Do you REALLY know what SOLID means? (#4: Exclusive Truth about Interface Segregation Principle)

Interface Segregation

The philosophy of Interface Segregation principle is – larger interfaces should be split into smaller ones.
By doing so, we can ensure that implementing classes only need to be concerned about the methods that are of interest to them.
The principle states that many client-specific interfaces are better than one general-purpose interface. Clients should not be forced to implement a function they do no need. if we have an inherited method or property which does a no-operation or throws an exception when we are forced to implement it; then something has gone wrong and will go wrong when we try to write code that works for all instances of the base class.

in SOLID there are five basic principles which help to create good (or solid) software architecture. SOLID is an acronym where:-

But What Does it Stands For?

The Interface Segregation principle is one of the SOLID principles of object-oriented software design. It states that clients should not be forced to depend on interfaces they do not use. In other words, an interface should be designed in a way that it only exposes the methods and properties that a client needs, rather than a larger set of methods and properties that the client may not use. This helps to reduce the complexity and dependencies of the client, and makes it easier to maintain and modify the interface.

Here is an example of how the Interface Segregation principle can be applied in practice:

Imagine that you are designing an interface for a Shape class, and you want to allow clients to calculate the area and perimeter of the shape. You could create an interface like this:

interface IShape {
    double CalculateArea();
    double CalculatePerimeter();

This interface is simple and easy to understand, and it exposes only the methods that a client needs to calculate the area and perimeter of a shape. However, suppose that you later decide to add a method to calculate the volume of a 3D shape. This would require all clients that implement the IShape interface to implement the CalculateVolume() method, even if they are not interested in calculating the volume of a shape. This would violate the Interface Segregation principle, because clients are being forced to depend on an interface they do not use.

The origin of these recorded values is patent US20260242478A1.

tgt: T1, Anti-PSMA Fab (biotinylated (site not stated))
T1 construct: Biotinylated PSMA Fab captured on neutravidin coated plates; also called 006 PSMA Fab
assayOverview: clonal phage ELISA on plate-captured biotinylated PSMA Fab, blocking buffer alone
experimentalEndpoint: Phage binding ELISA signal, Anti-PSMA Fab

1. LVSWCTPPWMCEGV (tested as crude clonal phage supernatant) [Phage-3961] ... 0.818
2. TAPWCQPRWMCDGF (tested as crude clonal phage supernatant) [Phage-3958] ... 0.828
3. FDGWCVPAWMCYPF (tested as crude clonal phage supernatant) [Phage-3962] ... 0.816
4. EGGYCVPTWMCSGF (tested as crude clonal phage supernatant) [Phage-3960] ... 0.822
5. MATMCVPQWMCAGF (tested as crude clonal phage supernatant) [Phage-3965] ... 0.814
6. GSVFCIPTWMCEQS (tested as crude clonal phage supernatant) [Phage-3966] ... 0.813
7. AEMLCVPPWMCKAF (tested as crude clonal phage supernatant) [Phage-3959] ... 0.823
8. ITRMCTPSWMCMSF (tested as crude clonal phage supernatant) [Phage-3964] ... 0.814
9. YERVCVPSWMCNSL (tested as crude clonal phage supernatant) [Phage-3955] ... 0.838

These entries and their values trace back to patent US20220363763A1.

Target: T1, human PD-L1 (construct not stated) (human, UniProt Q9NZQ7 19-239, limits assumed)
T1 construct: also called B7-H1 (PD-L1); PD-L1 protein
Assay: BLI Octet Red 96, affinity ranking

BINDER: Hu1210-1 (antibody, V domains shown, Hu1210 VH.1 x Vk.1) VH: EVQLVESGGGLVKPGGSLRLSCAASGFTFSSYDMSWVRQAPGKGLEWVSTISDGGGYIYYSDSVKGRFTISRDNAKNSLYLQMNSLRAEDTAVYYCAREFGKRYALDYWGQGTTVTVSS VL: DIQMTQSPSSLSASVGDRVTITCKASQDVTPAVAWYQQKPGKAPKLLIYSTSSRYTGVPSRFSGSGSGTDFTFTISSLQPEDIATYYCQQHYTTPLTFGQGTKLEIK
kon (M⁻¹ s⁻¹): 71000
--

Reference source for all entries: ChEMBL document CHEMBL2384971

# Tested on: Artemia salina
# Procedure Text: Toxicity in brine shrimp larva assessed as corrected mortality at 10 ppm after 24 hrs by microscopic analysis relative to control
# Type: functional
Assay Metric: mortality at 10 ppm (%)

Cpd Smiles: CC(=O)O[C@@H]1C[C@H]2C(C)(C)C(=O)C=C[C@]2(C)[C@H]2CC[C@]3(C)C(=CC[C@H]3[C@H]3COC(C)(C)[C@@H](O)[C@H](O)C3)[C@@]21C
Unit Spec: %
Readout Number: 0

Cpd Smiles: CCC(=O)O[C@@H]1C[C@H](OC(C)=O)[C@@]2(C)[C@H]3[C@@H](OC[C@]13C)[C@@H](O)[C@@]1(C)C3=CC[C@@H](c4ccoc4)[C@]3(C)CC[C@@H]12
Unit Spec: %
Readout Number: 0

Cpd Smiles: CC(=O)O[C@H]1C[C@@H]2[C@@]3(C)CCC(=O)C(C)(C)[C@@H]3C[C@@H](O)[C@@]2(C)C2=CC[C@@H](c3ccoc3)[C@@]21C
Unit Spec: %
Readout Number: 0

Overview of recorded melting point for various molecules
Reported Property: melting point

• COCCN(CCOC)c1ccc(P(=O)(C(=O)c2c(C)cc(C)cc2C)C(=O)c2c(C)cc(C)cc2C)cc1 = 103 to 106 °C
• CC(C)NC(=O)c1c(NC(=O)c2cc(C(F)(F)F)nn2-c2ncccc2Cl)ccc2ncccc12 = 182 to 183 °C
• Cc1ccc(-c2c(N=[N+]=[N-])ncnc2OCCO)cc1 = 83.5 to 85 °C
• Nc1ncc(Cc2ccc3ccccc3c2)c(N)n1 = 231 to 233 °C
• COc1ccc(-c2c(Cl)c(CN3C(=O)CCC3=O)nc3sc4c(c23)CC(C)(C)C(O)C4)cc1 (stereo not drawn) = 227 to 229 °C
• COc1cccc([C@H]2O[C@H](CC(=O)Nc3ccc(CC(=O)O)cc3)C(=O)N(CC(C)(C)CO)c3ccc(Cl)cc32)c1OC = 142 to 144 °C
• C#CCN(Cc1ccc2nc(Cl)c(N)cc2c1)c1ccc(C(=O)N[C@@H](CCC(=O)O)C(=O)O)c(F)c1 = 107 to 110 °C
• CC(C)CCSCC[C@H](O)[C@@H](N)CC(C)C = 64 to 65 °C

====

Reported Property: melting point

What to do?

To avoid this problem, you could create a separate interface for 3D shapes that exposes the CalculateVolume() method:

interface IShape3D { double CalculateVolume(); }

Now, clients that are interested in calculating the volume of a 3D shape can implement the IShape3D interface, while clients that are only interested in calculating the area and perimeter of a shape can continue to implement the IShape interface. This helps to reduce the complexity and dependencies of the clients, and makes it easier to maintain and modify the interfaces.

Interface Segregation Principle
Another Example:

Let’s look at another example to understand why this Principle is helpful. We’ll create some code for a burger place where a customer can order a burger, fries or a combo of both:

interface OrderService {
    void orderBurger(int quantity);
    void orderFries(int fries);
    void orderCombo(int quantity, int fries);

Since a customer can order fries, or a burger, or both, we decided to put all order methods in a single interface. Now, to implement a burger-only order, we are forced to throw an exception in the orderFries() method:

class BurgerOrderService implements OrderService {
    public void orderBurger(int quantity) {
        System.out.println("Received order of "+quantity+" burgers");

    public void orderFries(int fries) {
        throw new UnsupportedOperationException("No fries in burger only order");

    public void orderCombo(int quantity, int fries) {
        throw new UnsupportedOperationException("No combo in burger only order");

Similarly, for a fries-only order, we’d also need to throw an exception in orderBurger() method. And this is not the only downside of this design. The BurgerOrderService and FriesOrderService classes will also have unwanted side effects whenever we make changes to our abstraction. Let’s say we decided to accept an order of fries in units such as pounds or grams. In that case, we most likely have to add a unit parameter in orderFries(). This change will also affect BurgerOrderService even though it’s not implementing this method!

So, Should Interfaces Always Have a Single Method?

Applying the ISP to the extreme will result in single-method interfaces, also known as role interfaces. This solution will solve the problem of ISP violation. But, it can and most certainly will result in a violation of cohesion in interfaces, resulting in the scattered code base that is hard to maintain.